A wealthy company director and two managers have been charged over a mill explosion which killed four people.
George Boden, director of Wood Treatment Ltd, which ran Bosley Mill in Cheshire, has been charged with gross negligence manslaughter following the explosion and devastating fire at the mill in July 2015.
The firm has been charged as a corporate body with corporate manslaughter and both the firm and Boden have been charged with health and safety offences, along with two other managers.
Workers Dorothy Bailey, 62, Derek Barks (known as William), 51, Derek Moore, 62, and Jason Shingler, 38, were all killed in the disaster, with others left injured after the blast at the wood flour mill which made wood chip products.
Jenny Hopkins, head of the Crown Prosecution Service special crime and counter terrorism division, said: “Following explosions at a wood flour mill in Bosley on Friday July 17 2015 which led to the death of four people and injuries to a number of others, the Crown Prosecution Service has authorised charges.
“Cheshire Police has been authorised by the CPS to charge Wood Treatment Limited with corporate manslaughter and George Boden, one of its directors, with gross negligence manslaughter.
“The company, Mr Boden and two others who were managers for the company have also been charged with health and safety offences.”
Boden and the two managers, Philip Smith and Peter Shingler, will appear at Stockport Magistrates’ Court on December 2.
The explosion, on Friday, July 17, 2015 resulted in a 1,000C inferno raging for days before the bodies of the victims were recovered from the wreckage of the devastated mill buildings.
The mill dominated the village of Bosley in rural Cheshire, with many locals working at the plant, which made wood products in a process producing wood flour, which is airborne and highly-combustible particles of wood.
It had been used as a flour mill since 1927, producing woodchip products commonly sold in pet shops and other retailers.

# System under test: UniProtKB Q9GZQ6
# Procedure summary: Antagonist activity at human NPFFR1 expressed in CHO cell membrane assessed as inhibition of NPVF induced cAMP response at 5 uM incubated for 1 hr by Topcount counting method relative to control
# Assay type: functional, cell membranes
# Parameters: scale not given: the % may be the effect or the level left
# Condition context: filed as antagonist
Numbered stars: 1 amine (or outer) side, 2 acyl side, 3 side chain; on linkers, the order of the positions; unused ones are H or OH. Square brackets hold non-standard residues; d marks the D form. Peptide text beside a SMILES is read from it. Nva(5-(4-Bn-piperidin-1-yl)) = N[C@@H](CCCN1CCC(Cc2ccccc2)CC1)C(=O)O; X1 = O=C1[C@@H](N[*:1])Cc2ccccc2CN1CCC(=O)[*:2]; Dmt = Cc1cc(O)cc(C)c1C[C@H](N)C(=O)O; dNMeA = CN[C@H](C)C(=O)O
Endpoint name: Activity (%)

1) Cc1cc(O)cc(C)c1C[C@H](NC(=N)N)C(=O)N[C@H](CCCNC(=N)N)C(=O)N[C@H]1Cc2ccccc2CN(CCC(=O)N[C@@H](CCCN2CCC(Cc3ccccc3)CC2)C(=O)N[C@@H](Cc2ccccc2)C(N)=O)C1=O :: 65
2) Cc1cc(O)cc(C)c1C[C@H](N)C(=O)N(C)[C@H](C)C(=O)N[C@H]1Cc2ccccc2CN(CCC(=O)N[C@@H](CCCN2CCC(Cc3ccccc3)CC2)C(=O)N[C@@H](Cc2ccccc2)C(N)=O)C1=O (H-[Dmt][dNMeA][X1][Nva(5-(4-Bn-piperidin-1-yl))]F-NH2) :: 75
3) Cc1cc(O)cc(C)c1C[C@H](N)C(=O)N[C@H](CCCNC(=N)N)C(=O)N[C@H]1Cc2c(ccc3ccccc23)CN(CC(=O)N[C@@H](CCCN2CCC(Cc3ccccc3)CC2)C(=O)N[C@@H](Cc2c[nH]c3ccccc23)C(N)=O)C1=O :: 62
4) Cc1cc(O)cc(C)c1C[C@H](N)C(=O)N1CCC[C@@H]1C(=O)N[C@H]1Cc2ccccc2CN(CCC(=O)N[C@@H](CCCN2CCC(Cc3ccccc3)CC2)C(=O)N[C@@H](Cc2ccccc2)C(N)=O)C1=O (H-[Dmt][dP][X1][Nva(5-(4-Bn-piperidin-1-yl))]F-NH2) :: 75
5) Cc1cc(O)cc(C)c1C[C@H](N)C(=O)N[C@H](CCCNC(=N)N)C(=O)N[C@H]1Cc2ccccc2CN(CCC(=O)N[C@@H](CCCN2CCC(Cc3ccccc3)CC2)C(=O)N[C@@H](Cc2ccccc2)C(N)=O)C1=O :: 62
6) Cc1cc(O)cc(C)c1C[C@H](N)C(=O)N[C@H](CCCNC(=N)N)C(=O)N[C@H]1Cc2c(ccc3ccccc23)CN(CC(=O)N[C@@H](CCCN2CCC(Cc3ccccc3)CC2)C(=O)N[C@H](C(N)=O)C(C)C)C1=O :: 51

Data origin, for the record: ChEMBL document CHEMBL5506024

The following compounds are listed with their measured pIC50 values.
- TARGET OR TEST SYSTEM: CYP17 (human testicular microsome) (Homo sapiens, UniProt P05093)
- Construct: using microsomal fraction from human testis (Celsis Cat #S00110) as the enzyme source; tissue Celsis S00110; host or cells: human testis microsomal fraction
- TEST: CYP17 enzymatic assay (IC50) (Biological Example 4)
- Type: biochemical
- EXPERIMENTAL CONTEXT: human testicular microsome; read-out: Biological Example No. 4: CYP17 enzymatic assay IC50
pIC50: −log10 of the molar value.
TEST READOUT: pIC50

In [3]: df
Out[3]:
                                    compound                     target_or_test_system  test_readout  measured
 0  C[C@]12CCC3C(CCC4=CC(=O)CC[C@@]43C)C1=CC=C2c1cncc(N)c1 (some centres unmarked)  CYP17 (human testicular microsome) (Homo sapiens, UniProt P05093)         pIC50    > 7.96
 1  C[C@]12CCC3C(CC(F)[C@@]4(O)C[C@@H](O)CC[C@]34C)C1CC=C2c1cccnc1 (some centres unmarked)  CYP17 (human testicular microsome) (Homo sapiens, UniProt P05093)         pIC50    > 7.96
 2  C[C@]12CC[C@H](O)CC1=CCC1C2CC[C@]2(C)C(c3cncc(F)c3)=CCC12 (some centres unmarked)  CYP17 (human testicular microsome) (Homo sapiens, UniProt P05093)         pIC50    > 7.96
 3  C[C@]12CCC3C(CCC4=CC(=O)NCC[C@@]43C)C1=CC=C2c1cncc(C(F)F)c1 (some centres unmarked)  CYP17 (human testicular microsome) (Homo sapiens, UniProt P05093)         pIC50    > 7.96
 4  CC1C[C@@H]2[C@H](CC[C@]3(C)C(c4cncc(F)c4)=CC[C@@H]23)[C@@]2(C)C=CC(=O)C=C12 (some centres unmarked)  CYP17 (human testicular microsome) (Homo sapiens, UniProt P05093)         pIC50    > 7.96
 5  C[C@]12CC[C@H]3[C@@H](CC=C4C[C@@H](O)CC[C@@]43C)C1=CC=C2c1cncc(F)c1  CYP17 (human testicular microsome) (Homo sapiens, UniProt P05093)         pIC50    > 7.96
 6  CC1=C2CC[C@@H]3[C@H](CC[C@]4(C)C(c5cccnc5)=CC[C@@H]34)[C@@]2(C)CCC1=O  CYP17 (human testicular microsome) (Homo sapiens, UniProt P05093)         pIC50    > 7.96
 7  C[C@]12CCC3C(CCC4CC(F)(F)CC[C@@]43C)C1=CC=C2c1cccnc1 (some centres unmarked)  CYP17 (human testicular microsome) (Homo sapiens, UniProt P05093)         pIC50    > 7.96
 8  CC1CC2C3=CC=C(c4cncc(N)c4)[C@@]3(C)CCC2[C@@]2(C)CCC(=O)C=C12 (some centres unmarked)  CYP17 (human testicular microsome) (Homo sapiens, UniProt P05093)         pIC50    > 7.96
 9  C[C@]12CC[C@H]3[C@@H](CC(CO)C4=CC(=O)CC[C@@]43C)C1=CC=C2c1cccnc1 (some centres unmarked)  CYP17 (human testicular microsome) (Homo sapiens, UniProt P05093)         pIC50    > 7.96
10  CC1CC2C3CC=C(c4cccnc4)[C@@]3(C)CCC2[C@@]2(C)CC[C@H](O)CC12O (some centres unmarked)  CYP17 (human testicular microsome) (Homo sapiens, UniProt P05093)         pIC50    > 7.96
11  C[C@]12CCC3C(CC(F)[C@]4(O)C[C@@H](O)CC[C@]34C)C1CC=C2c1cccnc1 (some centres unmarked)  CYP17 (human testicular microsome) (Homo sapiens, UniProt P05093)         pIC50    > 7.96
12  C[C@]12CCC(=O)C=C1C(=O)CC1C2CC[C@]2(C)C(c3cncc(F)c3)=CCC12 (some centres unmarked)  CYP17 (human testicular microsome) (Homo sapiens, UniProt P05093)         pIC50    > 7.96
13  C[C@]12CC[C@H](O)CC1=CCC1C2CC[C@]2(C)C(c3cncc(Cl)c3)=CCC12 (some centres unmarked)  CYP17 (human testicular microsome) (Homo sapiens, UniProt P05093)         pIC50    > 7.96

The manufacture involved pulverising wood into very fine or sawdust particles, which can be used to make a variety of products including wood chips, wood and plastic composite materials and fillers.
It was the main employer in the village, which has a population of around 400, with almost everyone knowing someone affected by the disaster.
An initial report of a fire at the premises at about 9.10am on the day of the disaster was followed by two loud explosions – which some witnesses likened to “an earthquake” – and then massive plumes of flames were seen up to 70 metres high.
It took rescuers several days to recover all the bodies of those killed and the fire service remained at the site for a month afterwards.
A disaster fund raised £240,000 to help the families of the dead and injured in the wake of the disaster.
Derek Moore, 62, from Stoke-on-Trent left wife Lynne and was a stepfather to Mark and brother to Linda, Ann and Darren.
Dorothy Bailey, 62, was a mother-of-three and herself one of seven children, with five brothers and one sister.
Her family said she was “a loving mother to her sons Christopher, Matthew and Edward and a doting grandmother to her grandchildren”.
She had lived in Bosley most of her life but only began working at the factory a short time before her death.
Jason Shingler, 38, was brought up in nearby North Rode and had a large extended family, who described him as a “loving son” to parents John and Angela and “kind-hearted and someone who would do anything for anyone”.
Father-of-one William Barks, 51, from Leek, Staffordshire, had been married for 31 “happy” years to wife Debbie.
His family said after the disaster: “William enjoys building and restoring motorbikes and is a loving family man who lives a simple and happy life.”
He had worked at the mill for 12 years.
In a memorial service after the blast, the Rev Pam Butler, Methodist minister for Bosley, said: “It is like there is a wound and this wound has been continually opened as the revelations come out of one body after the next.
“It’s ripped the community apart. This is really painful to get through, it’s harrowing.”
The mill owner, George Boden, 64, runs a number of family-run businesses and lives in the village of Mellor, near Stockport.
A prolonged investigation was carried out by Cheshire Police and the Health and Safety Executive.
The full charges are that Wood Treatment Ltd is accused of four offences of corporate manslaughter relating to the deaths of Dorothy Bailey, Derek Barks, Derek Moore and Jason Shingler, and one offence of failing to ensure the health, safety and welfare of its employees in breach the Health and Safety Act at Work Act 1974.
George Boden is charged with four offences of manslaughter by gross negligence, relating to the deaths of Dorothy Bailey, Derek Barks, Derek Moore and Jason Shingler, and one offence under the Health and Safety Act at Work Act 1974.
Smith and Shingler are both charged with an offence under the Health and Safety Act at Work Act.